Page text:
Contextualizing the Pirates’ Minor League Hitting Numbers
When it comes to minor league players, FanGraphs does a solid job of providing standard and advanced stats. Visit their Minor League Leaders page, and you’ll find pages of hitting numbers for players at every level of the minors.
Unfortunately, while the numbers are easy enough to find, they’re not as easy to draw conclusions from. These days, we’re used to numbers being contextualized: adjustments for season and for park and everything in between. When it comes to minor leaguers, though, the numbers are served about as raw as a sashimi tuna roll.
For example, if you look at the advanced tab, you’ll find that Kevin Kramer posted a wRC+ of 141, good enough for third among qualified AAA players and ahead of Christin Stewart, who last season was ranked the Detroit Tigers’ number three prospect by FanGraphs. Not bad, right?
Well, let’s take a closer look and see how those numbers hold up.
The first adjustment we need to make is for park factor. (If you’re unfamiliar with park factors, FanGraphs has a good explanation.) Simply put, park factors are a way to adjust a hitter’s performance for the stadium in which they played. The calculation is simple, based purely on runs scored at home and runs scored on the road.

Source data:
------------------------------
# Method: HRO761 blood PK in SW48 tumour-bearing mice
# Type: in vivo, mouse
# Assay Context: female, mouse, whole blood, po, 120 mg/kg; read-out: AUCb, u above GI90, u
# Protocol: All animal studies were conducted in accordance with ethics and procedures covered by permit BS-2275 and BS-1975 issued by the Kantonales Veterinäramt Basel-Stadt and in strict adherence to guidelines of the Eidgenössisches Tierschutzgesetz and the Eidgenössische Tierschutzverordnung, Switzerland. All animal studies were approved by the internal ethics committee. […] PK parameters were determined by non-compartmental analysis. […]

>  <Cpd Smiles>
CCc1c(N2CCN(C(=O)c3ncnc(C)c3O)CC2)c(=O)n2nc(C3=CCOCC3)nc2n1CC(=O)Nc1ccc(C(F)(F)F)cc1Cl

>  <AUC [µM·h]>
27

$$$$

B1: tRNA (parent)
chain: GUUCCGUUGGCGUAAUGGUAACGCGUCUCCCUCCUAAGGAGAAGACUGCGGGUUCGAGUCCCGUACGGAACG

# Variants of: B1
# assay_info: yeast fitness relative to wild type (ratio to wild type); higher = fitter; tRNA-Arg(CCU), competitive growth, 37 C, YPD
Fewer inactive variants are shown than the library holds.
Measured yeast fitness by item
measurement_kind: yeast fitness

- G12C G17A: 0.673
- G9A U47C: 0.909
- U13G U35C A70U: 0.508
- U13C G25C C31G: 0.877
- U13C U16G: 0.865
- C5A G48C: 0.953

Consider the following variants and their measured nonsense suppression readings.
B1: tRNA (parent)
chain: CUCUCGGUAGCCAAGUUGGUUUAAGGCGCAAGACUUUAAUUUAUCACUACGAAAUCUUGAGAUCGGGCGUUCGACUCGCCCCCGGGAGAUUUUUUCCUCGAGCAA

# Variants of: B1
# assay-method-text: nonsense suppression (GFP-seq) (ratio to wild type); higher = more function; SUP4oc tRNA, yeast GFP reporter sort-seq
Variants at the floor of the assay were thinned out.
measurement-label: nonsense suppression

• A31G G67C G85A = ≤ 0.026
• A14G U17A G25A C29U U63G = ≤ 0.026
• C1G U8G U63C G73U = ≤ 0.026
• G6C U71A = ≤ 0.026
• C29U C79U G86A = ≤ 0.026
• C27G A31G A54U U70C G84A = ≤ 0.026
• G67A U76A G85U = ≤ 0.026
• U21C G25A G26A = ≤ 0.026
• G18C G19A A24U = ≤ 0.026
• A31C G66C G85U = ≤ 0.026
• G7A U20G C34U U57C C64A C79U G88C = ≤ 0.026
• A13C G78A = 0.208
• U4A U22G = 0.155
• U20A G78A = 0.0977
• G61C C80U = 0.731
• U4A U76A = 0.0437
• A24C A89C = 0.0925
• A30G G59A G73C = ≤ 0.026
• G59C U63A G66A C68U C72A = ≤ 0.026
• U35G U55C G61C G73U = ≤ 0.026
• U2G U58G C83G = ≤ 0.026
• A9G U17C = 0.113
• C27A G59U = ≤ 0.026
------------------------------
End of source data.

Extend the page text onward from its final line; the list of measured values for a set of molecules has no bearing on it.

After pulling that data from MiLB’s website (not an easy task), I was able to come up with park factors for AAA and AA teams. (Note: for purposes of this post, we’ll stick to the International and Eastern Leagues, since that is where the Pirates AAA and AA affiliates play.)
|Lehigh Valley IronPigs||PHI||1.08||1.04|
|Toledo Mud Hens||DET||0.95||0.97|
|Pawtucket Red Sox||BOS||1.00||1.00|
|Rochester Red Wings||MIN||1.00||1.00|
|New Hampshire Fisher Cats||TOR||0.98||0.99|
|Portland Sea Dogs||BOS||0.99||0.99|
|Reading Fightin Phils||PHI||1.07||1.03|
|Binghamton Rumble Ponies||NYM||0.95||0.97|
|Hartford Yard Goats||COL||1.09||1.05|
|Richmond Flying Squirrels||SFG||0.87||0.93|
The raw single-season park factor is the first number. Since this is only one year of data, however, and because these things are prone to variance, I’ve also regressed 50% back to the mean of 1.00. I’ll be using the regressed numbers for all calculations.
Now, with park factor taken into account, we can adjust the wRC+ numbers. Here are the numbers for all Pirates AAA hitters with at least 200 plate appearances last season. The adjusted wRC+ is on the right.
I must note here that there’s some slight discrepancies between my original wRC+ numbers and FanGraphs’ numbers. Since they don’t publish their Minor League weights, I used their standard numbers and used an estimate based on a linear model to estimate the wOBA scale.
Good news! Kramer’s numbers look even better now. Giddy-up.
Now for AA hitters: